Billy Sheehan, Holy Cow! on Mascot Records
by Ray Van Horn, Jr.
Now this is one motivated rock record! You have to think after the celestial aeronautics of Billy Sheehan’s 2005 solo album Cosmic Troubadour he worked a little something out of his system. That or he soon after reignited a passion for straightforward rock ‘n roll ala his Mr. Big, David Lee Roth and Talas days because Mr. Happy Fingers himself is absolutely on fire with his current solo project Holy Cow!
As Sheehan is dabbling in prog and funk in his side entity with Tony MacAlpine, Devil’s Slingshot, consider Holy Cow! Sheehan’s kid-at-heart playground just by the steadfast, goodtime feeling on “Dynamic Exhilarator” where he and famed guitarist Paul Gilbert go berserk in each other’s company with Army of Anyone drummer Ray Luzier pounding happily at their sides. “Dynamic Exhilarator” trucks on the heels of its preceding jam, the equally peppy“A Little Bit’l Do It To Ya Ev’ry Time,” the latter of which features leads from ZZ Top’s Billy Gibbons.
Even with the midtempo lead track “In a Week Or Two (I’ll Give it Back to You)” and the steady gallop of “A Bloodless Casualty,” Billy Sheehan expounds his talents beyond searing bass licks by writing sharp-hooked rock numbers glossed with steady lead vocals, layered guitars and even some slicked-out harmonica on Holy Cow!. It’s hard not to get excited along with Sheehan on this album with the uptempo jive ‘n rock shuffling on “Just Another Humanoid” or the cheekily-titled punchy tunes “Two People Can Keep a Secret (If One of Them is Dead)” and “She Goes From Cruel to Missionary.” Returning to Sheehan’s private endeavors is Simone Sello(who previously appeared on Sheehan’s 2001 Compression album) on “Two People Can Keep a Secret (If One of Them is Dead).”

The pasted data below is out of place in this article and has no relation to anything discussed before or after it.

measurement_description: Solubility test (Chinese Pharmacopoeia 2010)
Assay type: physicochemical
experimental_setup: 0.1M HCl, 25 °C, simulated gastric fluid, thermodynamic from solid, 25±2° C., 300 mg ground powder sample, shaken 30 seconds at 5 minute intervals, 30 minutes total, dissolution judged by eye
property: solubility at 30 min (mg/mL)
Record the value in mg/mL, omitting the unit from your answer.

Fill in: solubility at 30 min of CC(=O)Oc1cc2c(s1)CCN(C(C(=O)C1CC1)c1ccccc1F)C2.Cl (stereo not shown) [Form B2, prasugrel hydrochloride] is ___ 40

Scaling things back to a soulful twitch on “Turning Point,” Sheehan recruits one of hard rock’s most soothing voices, dUg Pinnick of King’s X, who gives the tune loft and essence. When you think about it, the more you listen to Sheehan’s own vocals on this album, they assume their own pinpointed Pinnick vibe, adding extraneous character to his songs you might not’ve expected coming to the table.
Of course, Billy Sheehan holds instrumental clinics with the aforementioned “Dynamic Exhilarator,” his dazzling “Theme From an Imaginary Sci-Fi” (nowhere even close in spirit to Mountain, but a funky enterprise nonetheless), “Sweat On An E String” and the dreamy sway guiding “Swimming Under Water” to the album’s finish line.
You’ve got to hand it to Billy Sheehan. The days of big arena rock are long gone, but not the artisans who were lords of the stage in their time. Simply stated, you can’t tell Billy Sheehan not to make an album as good as this. Were Holy Cow! released around the time of David Lee Roth’s Skyscraper, Sheehan could’ve possibly done his one-time employer in at that point. Holy cow, indeed!
Review by Ray Van Horn, Jr.